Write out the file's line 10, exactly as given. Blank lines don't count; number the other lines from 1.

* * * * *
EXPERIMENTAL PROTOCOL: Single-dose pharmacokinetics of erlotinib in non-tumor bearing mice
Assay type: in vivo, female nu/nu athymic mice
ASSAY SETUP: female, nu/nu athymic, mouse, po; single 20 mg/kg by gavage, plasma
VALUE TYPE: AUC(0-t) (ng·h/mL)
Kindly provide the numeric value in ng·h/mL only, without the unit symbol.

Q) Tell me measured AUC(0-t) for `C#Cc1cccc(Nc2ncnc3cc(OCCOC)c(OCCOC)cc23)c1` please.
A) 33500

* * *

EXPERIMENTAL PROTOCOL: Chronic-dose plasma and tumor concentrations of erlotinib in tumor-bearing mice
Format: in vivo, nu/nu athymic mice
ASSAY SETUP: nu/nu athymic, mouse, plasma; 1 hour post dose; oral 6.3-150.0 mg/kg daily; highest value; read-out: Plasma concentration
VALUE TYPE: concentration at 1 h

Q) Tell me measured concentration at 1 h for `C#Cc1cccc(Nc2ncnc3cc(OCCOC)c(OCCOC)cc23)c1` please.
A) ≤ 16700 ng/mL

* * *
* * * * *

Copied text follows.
Format: in vivo, nu/nu athymic mice